Fool me once shame on you fool me twice shame on me.
Understanding the success that the Sweden Democrats, a party with neo-Nazi roots, and the Moderate Party in September had in the Swedish election with criminal gang violence, PS head Riikka Purra bet she had found the “perfect” story to succeed in Finland’s April election.
But did she? The jury is still out on that one.
About eight formerly undocumented immigrants were found guilty of sexually abusing minors in the Oulu cases four years ago. However, a skewed and unfavorable narrative supported by the police, politicians, and media came close to hysteria. Yle published 77 articles on the topic between 14 November 2018 and 13 February 2019, including 13 articles alone on 14 January!
Thanks to the Oulu sexual cases, the PS almost won the election. Even so, the whole issue faded into the background after the election.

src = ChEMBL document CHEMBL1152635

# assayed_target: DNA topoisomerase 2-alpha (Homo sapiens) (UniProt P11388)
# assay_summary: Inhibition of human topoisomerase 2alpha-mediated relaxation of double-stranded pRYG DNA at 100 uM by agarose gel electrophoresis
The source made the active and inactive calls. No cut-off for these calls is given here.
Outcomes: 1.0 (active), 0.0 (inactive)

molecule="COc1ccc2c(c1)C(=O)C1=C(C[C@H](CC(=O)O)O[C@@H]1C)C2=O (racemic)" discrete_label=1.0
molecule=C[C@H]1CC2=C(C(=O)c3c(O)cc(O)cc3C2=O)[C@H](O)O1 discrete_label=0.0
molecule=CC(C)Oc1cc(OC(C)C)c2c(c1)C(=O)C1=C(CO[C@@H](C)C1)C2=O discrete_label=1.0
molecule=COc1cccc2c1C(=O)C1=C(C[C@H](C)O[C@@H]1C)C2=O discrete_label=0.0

Will the same happen to the “youth gang”  story?
I believe so.
Each of the three has a vested interest in the “youth gang” story:
- The media gets viewers and advertisers.
- The police can get funds for fighting real or imagined crimes.
- Politicians can attract voters during an election year.
It all starts with a spark (the story) that the media, politicians, or the police ignite. After that, social media turns it into a wildfire that spreads relentlessly.
Another question that should be asked is if the “youth gang” story warrents so much media attention that it politically motivated.
One of the biggest disappointments of the media’s coverage of “youth gangs” is their little regard for hearing their voices. Moreover, they didn’t care less about labeling them as potential criminals.
Even President Sauli Niinistö is guilty of this.
Should we wonder why the minorities in Finland have little trust in the media?
The “youth gang story” offers a perfect answer.
 In Sweden so-called “youth gangs” are referred to as criminal gangs apparently to avoid labeling whole groups.